2024/07/20 20:48

Let's return to the spirit of "Mottainai"!


Let's return to the spirit of "Mottainai"!

In recent years, one of the Japanese words that has gained widespread recognition worldwide is "Mottainai." While most Japanese people have heard this word many times, it is actually considered a concept unique to Japan. The birth of the word "Mottainai" in the West can be traced back to the absence of such a concept.

In ancient times, there was a surname in Japan, "Motai," which originally meant a vessel for holding sake. Over time, those who specialized in making these vessels came to be called "Motai." Sake, then and now, is a precious offering to the gods, and the vessels used for sake are indispensable. The shortage of sake vessels was considered disrespectful and improper toward the gods, giving rise to the idea that "having no sake vessel (Motainai) is disrespectful to the gods."

While the authenticity of this origin is uncertain, Shinto, the indigenous spirituality of Japan, held the belief in reverence for divine spirits in all things (the concept of Yorishiro). In ancient times, many Japanese felt a sense of awe for all aspects of the natural world. This underlying philosophy has had a significant influence on the concept of "Mottainai."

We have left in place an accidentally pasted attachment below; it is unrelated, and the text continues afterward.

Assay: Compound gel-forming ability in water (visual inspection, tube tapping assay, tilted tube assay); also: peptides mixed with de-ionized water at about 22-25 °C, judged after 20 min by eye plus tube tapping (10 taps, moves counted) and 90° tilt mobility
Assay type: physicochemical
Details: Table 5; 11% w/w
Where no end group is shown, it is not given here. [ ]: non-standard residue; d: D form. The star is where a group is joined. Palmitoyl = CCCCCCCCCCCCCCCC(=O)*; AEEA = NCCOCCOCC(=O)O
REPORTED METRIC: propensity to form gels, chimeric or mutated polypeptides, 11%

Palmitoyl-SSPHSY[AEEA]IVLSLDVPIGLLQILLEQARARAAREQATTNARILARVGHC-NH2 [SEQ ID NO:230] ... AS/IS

Though it is sometimes written as "勿体ない," using the Japanese kanji characters, the exact meaning of "勿体" conveys a sense of weightiness or dignity, indicating something inappropriate for oneself. While this use slightly deviates from the original meaning of "Mottainai," it reflects the Japanese inclination to respect others and be aware of one's own position. Japanese people, through expressions like "Mottainai," convey a unique perspective that respects others and their surroundings on a global scale.



(Shrine Person Operator, Representative of Culture J, Ltd., Hidetoshi Tojo)

Hidetoshi Tojo was born in 1972 in Saitama Prefecture and is the representative director of Culture J, Ltd. He is the direct descendant of Hideki Tojo and the 18th head of the family. Exploring a unique social welfare model in Japan, he turned his attention to the presence of shrines and Shinto. Advocating for cultural tourism through shrines, he aims to revitalize new local communities and cultural entertainment.

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